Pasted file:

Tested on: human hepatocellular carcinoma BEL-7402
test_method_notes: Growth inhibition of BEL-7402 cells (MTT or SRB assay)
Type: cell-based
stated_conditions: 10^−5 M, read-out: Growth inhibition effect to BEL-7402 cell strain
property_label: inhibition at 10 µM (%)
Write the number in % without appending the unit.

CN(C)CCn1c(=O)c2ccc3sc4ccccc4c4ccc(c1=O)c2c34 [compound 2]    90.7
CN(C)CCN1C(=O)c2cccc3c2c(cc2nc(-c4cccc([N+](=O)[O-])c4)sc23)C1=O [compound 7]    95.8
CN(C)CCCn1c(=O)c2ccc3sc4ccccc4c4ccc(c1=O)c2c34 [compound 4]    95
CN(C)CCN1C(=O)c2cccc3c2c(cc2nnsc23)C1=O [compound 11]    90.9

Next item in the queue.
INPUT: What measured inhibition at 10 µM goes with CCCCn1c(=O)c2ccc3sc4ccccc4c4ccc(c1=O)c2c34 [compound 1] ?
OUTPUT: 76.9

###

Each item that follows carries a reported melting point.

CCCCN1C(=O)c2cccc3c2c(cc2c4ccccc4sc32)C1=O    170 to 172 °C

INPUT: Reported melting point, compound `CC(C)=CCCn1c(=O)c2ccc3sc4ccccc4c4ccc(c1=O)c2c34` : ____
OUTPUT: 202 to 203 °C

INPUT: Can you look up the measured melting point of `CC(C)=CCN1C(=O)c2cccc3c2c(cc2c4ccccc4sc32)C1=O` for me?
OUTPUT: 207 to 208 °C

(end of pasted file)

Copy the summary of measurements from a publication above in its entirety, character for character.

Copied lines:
Tested on: human hepatocellular carcinoma BEL-7402
test_method_notes: Growth inhibition of BEL-7402 cells (MTT or SRB assay)
Type: cell-based
stated_conditions: 10^−5 M, read-out: Growth inhibition effect to BEL-7402 cell strain
property_label: inhibition at 10 µM (%)
Write the number in % without appending the unit.

CN(C)CCn1c(=O)c2ccc3sc4ccccc4c4ccc(c1=O)c2c34 [compound 2]    90.7
CN(C)CCN1C(=O)c2cccc3c2c(cc2nc(-c4cccc([N+](=O)[O-])c4)sc23)C1=O [compound 7]    95.8
CN(C)CCCn1c(=O)c2ccc3sc4ccccc4c4ccc(c1=O)c2c34 [compound 4]    95
CN(C)CCN1C(=O)c2cccc3c2c(cc2nnsc23)C1=O [compound 11]    90.9

Next item in the queue.
INPUT: What measured inhibition at 10 µM goes with CCCCn1c(=O)c2ccc3sc4ccccc4c4ccc(c1=O)c2c34 [compound 1] ?
OUTPUT: 76.9

###

Each item that follows carries a reported melting point.

CCCCN1C(=O)c2cccc3c2c(cc2c4ccccc4sc32)C1=O    170 to 172 °C

INPUT: Reported melting point, compound `CC(C)=CCCn1c(=O)c2ccc3sc4ccccc4c4ccc(c1=O)c2c34` : ____
OUTPUT: 202 to 203 °C

INPUT: Can you look up the measured melting point of `CC(C)=CCN1C(=O)c2cccc3c2c(cc2c4ccccc4sc32)C1=O` for me?
OUTPUT: 207 to 208 °C